DSM-5 CHANGES AND CONTROVERSIES: The Headline News, Part 1
Private Practice Section Connection | Summer 2013
JEROME C. WAKEFIELD, PHD, DSW, LCSW

DSM-5 — the fifth edition of the American Psychiatric Association’s Diagnostic and Statistical Manual of Mental Disorders — is here. This is an exciting time for clinicians. The DSM-5 revision process created an opportunity for open discussion of the nature of our patients’ problems and how best to conceptualize them. This resulted in controversies that became so heated that some critics went so far as to suggest that the DSM should be abandoned altogether in favor of the World Health Organization’s diagnostic manual, the International Classification of Disease (ICD), from which the DSM’s diagnostic codes are taken but which lacks the DSM’s detailed diagnostic criteria.

 
VIOLENCE in Social Work Practice
Private Practice Section Connection | Summer 2013
CHRISTINA E. NEWHILL, PHD, LCSW LYNN PURNELL HAGAN, PSYD, LCSW

INTRODUCTION Violence in the workplace continues to be a critical issue in this country for a wide range of workers who serve the general public, including convenience store clerks, cab drivers, teachers, nurses, and social workers. Violence actually happens relatively rarely, with, of course, some exceptions. Because the odds are usually in favor of violence not occurring, social workers can have a false sense of security and not take precautions necessary to ensuring their safety. When violence does occur, the effects can be devastating. Incidents of client violence toward social workers, including quite serious ones, are continuing to occur. Literature confirms that client violence toward social workers, both nationally and internationally, does occur and warrants action and concern.

 
THE USES OF SOCIAL MEDIA
Administration/Supervision Section Connection | Summer 2013
PHYLLIS MENSH BROSTOFF, CISW, ACSW, CMC

The Internet used to be a storage locker of information, but now it is dominated by more conversations than anyone could ever have imagined a few years ago. The unique “interactive dialogue” that is instant messaging (IM), blogging, Facebook, Twitter, LinkedIn, email, Skype, and smart phone apps constitutes the current group of the most popular social media communication tools. Most social work supervisors probably have some knowledge of them, but they might not be actively using them.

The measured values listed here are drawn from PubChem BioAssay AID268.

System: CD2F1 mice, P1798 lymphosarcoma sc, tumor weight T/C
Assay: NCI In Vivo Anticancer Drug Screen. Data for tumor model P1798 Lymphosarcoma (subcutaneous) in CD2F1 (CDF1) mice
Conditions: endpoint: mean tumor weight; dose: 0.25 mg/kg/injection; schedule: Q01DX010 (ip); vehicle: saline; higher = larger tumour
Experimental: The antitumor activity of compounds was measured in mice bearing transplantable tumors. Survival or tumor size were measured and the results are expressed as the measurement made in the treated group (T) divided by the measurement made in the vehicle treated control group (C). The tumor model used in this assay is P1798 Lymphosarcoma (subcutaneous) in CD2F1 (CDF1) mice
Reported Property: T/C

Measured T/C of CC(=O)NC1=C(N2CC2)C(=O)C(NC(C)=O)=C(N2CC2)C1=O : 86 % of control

GERIATRIC SOCIAL WORKERS: Preparing for the Implementation of the Affordable Care Act
Aging Section Connection | Summer 2013
FORREST HONG, LCSW, C-ASWCM

The Affordable Care Act (ACA) was signed into law in 2012 and is set to be implemented in January 2014. Many states are currently preparing for what appears to be a major change in our current health care services. It is anticipated that many changes will affect current private insurance, Medicare, Medicaid (MediCal in California), and dual benefits for those who receive both Medicare and Medicaid. In many cases, it is not unusual for many health care plans to begin implementing some aspects of the ACA, such as providing preventive health services with no co-payment in preparation for this policy change. The key issue is for geriatric social workers to be prepared for changes and the effects they may have on our current methods of practice.

 
SOLUTION-FOCUSED BRIEF TREATMENT & CRISIS RESPONSES: Crisis as a ‘Window for Change’
Children, Adolescents, Youth and Family Section Connection | Summer 2013
MO YEE LEE, PHD, MSW